How strict should your workplace be?

In this piece, Lee Biggins, founder and managing director of CV-Library, explores how strict workplaces should be in an era of widespread distractions for employees.

Today’s working world is full of distractions. With smartphones going off every other second, and more and more offices introducing quirky perks such as games rooms and beer fridges, some individuals are forgetting the real reason for going to work, which is to, well…work! What’s more, the younger generation entering the workplace are coming forward with a whole host of demands, and refusing to settle for opportunities which don’t tick all of the boxes. This has led me to think: what happened to employer power and how strict should workplaces be? I explore further below.

Getting the basics right

Every workplace needs some rules in place. Otherwise you’d never get anything done! This could be anything from rules around no smoking, no personal use of mobile phones or the internet during working hours and a strong emphasis on punctuality. Thankfully, our own research found that nearly three quarters (72.3 per cent) of professionals believe it is inappropriate to be late for work, while over half (56.5 per cent) think that it’s unacceptable to take personal calls or to check your phone whilst working. So while it might feel like you’re being strict, it seem employees actually agree.

In order to support these rules, it’s worth having an employee handbook in place which explains your rules in more detail. Hosting this on an internal system means your workers can access the information at their own leisure, whilst also reminding them of the rules and why they’re in place. You should establish these rules early on in their employment with you, so there are no surprises along the way. For example, in my company, we don’t use mobile phones during working hours, and I often bring this up when interviewing candidates to explain how our workplace offers a great work-life balance.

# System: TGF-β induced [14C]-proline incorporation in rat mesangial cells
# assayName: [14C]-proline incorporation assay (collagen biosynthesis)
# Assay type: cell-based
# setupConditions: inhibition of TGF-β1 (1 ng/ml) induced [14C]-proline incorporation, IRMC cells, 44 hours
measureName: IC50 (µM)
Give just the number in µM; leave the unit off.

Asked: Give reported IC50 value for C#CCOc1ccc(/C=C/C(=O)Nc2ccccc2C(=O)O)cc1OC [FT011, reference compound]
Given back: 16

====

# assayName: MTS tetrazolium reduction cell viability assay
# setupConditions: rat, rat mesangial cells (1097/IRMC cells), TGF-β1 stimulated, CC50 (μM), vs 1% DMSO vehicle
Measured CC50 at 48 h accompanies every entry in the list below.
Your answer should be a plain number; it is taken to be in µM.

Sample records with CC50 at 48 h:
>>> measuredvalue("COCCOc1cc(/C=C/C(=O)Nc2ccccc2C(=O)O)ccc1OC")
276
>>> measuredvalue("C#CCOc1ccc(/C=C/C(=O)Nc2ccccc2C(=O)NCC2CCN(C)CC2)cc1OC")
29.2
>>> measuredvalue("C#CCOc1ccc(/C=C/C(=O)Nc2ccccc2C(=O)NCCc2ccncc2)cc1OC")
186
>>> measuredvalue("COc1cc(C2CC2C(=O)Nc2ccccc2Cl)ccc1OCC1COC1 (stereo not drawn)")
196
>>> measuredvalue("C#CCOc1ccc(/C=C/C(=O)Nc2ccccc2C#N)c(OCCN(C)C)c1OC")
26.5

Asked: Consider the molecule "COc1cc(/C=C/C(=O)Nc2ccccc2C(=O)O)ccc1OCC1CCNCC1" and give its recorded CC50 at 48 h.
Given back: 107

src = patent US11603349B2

Implementing structure and professionalism

While our data has revealed that over half (54.6 per cent) of employees believe that workplaces have become stricter over the years, it also tells us that that employees appear to be looking for structure and professionalism within the workplace. In fact, swearing (64.8 per cent), telling inappropriate jokes (55 per cent) and talking behind co-workers backs (68.9 per cent) all ranked highly on the list of the worst workplace taboos amongst employees.

You do need to consider what you want your workplace culture to be like. For example, it might be that you want to encourage an open and honest working environment, whereby workers might feel more comfortable being ‘themselves’ (for example, swearing and being inappropriate). At the same time, you do have to remember that it is a workplace and your staff should know where the line is: it’s your business that’s going to suffer if they cross it.

A productive working environment

According to our findings, a staggering 78.1 per cent of professionals believe that office taboos such as drinking, smoking and a lack of personal hygiene would cause staff to be less productive; while over three quarters (76.7 per cent) admit that they would be distracted if they had to deal with this during their workday. Every workplace is different and it’s about findings what’s right for you. That said workplace rules are important so don’t be afraid to come across as strict if you really have to!

Essentially, employers who want to get the most out of their workforce whilst attracting new talent should ensure that they’re getting the balance right; it’s not fair to expect employees to work all day long under unreasonably strict rules, however, it’s clear that structure and guidance is necessary.

Lee Biggins is founder and managing director of CV-Library. 

Further reading on distraction

Ben Lobel

Ben Lobel

Ben Lobel was the editor of from 2010 to 2018. He specialises in writing for start-up and scale-up companies in the areas of finance, marketing and HR.

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